“You can almost touch the stars”
Spectroscopy for Amateur Astronomers
Even if you wanted to touch a star, they’re all impossibly distant. Despite these great distances, astronomers have learned an enormous amount about stars. How? The most common method to study the stars is called spectroscopy, which is the science of analyzing the colorful rainbow spectrum produced by a prism-like device. Until recently, spectroscopy was too expensive and too complicated for all but a handful of amateurs.
Today, though, new tools make spectroscopy accessible to almost all of us. You no longer need a PhD, dark skies, long exposures, enormous aperture … or a big budget! With your current telescope and FITS camera (or a simple web cam or even a DSLR without a telescope) you can now easily study the stars yourself. Wouldn’t you like to detect the atmosphere on Neptune or the red shift of a quasar right from your own backyard?!
This talk, with lots of interesting examples, will show you what it’s all about and help you understand how spectroscopy is used in research. Even if you are an armchair astronomer, understanding this field will enhance your understanding of the things your read and the night sky. We’ll do a live Q&A after Tom’s 45-minute presentation.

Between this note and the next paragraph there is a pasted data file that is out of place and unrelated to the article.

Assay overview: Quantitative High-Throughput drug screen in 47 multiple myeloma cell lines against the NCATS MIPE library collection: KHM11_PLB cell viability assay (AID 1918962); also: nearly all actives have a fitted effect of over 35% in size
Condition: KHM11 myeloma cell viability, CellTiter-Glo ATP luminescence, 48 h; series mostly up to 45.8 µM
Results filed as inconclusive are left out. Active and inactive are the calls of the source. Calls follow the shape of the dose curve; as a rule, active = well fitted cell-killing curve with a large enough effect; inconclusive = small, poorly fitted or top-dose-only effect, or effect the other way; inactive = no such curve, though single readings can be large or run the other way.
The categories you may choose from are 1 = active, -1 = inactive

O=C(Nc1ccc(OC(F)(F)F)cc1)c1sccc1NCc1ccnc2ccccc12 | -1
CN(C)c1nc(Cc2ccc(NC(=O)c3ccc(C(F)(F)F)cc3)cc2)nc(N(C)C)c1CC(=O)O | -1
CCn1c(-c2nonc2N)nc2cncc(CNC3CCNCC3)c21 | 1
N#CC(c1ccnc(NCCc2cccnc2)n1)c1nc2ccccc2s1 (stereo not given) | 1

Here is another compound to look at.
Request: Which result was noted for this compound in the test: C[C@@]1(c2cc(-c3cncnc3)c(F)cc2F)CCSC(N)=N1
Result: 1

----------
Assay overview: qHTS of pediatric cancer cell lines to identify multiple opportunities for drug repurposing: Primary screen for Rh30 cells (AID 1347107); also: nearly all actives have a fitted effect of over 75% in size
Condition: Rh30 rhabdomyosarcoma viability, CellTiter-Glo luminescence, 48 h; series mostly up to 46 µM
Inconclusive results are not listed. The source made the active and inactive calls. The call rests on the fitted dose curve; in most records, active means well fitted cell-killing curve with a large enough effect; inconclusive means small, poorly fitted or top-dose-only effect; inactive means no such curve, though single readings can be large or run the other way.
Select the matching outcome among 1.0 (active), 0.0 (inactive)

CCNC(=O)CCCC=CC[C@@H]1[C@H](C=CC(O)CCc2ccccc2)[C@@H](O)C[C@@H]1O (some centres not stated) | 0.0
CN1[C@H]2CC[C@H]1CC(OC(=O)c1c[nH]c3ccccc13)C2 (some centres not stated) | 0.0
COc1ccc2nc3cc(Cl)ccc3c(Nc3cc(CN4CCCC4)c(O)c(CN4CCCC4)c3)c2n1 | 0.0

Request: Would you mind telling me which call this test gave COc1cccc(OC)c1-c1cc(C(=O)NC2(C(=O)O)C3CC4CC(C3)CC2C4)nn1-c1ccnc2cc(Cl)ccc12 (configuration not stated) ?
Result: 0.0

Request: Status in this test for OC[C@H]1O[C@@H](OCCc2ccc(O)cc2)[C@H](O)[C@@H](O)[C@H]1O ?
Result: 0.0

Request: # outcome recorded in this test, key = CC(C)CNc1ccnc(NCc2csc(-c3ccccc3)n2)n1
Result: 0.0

Speaker Bio: Tom Field is has been a Contributing Editor at Sky & Telescope Magazine for the past 7 years. He is the author of the RSpec software (www.rspec-astro.com) which received the S&T “Hot Product” award in 2011. Tom is a popular speaker who has spoken to hundreds of clubs via the web at many conferences, including NEAF, the NEAF Imaging Conference, PATS, the Winter Star Party, the Advanced Imaging Conference, SCAE, and others. His enthusiastic style is lively and engaging. He promises to open the door for you to this fascinating field!
Since we're all practicing safe social distancing, we have decided to bring our June speaker to you virtually through the Zoom online meeting platform! You must register for this presentation in order to attend. You may do so by using the link below:
Please watch your email, as you should also receive an email inviting you attend. The email will include any up to date changes (if any) on meeting times etc. You may also register using the link in the email, however it is only necessary to register once.
We'll have the online chat feature available to us during the talk, and once the presentation is over, we can open up the audio lines for more questions. I'm excited that this we're able to get together in this fashion, and I hope you can join us then. We hope to see you online with us on Thursday evening July 9th!
Houston Astronomical Society